They have engendered an enormous amount of risk-taking, and you can see that in the fixed income markets and the well-known indices. You can see it in equity markets. When we look at equity markets, we see them to be significantly more expensive than we would like to see in terms of the concept of a fair return to equity. Pretty much every financial asset has been a victim of the way in which these administered prices have been set.
Let me ask you about the role of the Internet in commerce. I want to suggest that it’s not the first network that has been inherently deflationary; the telegraph and railroads are other examples from the past that helped drive down costs and prices. What do you think about the Internet and the impact that it has had on interest rates, profit margins or reversion to the mean?
James Montier: There was a book written during the tech bubble and then released just after by a chap called Alasdair Naim. It’s called the Engines That Move Markets. It was a history of technological revolutions over time and how they played out. It was fascinating in as much as every single one of them you could argue was essentially deflationary in some regard – sometimes in a very specific narrow sector, sometimes in a much broader context. But one of the intriguing patterns that struck me when I read that book was that all of the benefits that these new technologies brought ultimately always accrued to the consumers, not to the producers. But people always got massively over-excited about the producer side – “This new technology was the new hope.” It didn’t matter whether it was railroads or telegraph or the Internet. There’s always been this insane mania-like thing associated with these big technological innovations because people have always thought they were going to capture the profits.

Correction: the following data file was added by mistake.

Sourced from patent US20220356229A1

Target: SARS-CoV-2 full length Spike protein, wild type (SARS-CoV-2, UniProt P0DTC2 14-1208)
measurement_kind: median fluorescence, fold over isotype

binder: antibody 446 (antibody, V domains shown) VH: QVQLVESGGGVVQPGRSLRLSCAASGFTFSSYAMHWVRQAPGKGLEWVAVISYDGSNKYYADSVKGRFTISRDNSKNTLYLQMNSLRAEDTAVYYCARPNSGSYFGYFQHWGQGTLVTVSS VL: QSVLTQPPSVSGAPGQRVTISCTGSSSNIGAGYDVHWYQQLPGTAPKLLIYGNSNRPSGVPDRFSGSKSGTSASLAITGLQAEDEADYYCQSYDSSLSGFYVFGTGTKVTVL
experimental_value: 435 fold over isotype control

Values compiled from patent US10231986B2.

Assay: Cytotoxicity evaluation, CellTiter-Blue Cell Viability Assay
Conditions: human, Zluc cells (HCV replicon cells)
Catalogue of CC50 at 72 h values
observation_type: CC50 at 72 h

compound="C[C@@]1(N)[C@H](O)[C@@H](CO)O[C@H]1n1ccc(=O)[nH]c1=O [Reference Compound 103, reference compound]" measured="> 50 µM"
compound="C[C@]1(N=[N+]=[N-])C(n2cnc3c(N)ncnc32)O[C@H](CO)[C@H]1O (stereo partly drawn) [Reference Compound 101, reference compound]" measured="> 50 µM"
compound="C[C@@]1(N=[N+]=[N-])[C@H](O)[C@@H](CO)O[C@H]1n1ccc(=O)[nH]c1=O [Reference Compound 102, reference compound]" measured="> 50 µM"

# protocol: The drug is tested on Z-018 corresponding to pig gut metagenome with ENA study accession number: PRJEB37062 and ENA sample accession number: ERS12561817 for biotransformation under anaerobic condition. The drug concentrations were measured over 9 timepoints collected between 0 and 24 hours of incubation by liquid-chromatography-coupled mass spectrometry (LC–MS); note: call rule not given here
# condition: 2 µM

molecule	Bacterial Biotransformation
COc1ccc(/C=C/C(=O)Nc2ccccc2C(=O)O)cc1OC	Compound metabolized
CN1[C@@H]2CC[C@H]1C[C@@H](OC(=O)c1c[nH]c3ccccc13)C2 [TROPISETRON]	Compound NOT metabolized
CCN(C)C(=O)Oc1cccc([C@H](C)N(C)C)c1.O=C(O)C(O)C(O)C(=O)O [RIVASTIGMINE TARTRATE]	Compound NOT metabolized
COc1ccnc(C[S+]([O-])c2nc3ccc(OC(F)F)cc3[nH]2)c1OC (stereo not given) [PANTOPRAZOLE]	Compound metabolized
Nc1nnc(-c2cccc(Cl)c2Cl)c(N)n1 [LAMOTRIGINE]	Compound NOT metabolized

Invariably they didn’t. They end up transferring the surplus to the consumer and benefiting the consumer through the engine of lower prices. In many ways this downward pressure on prices is also the kind of good deflation, if you will. It is not the evil lack-of-demand-driven deflation that we usually associate with the word, the 1930s terrible experience with everybody out of work and nobody having any money to spend. That is a really bad deflation. This is a gentle downward pressure on prices brought about by competition, and it’s actually to the consumer’s benefit, and therefore, pretty good.
In terms of the three issues you mentioned, I don’t think it’s had a huge impact on rates. Rates have been set with a mind to things other than perhaps the kind of deflation. Central banks are much more worried about the lack of growth in the economy generally than the general downward pressure of prices. Let’s not forget that, on average, prices are still rising, just not as fast as they used to. The Internet is just part of that general process. It is depressing prices in some areas. But areas where prices are still rising, for example, school fees, always spring to mind. I don’t think the Internet had a huge impact on rates.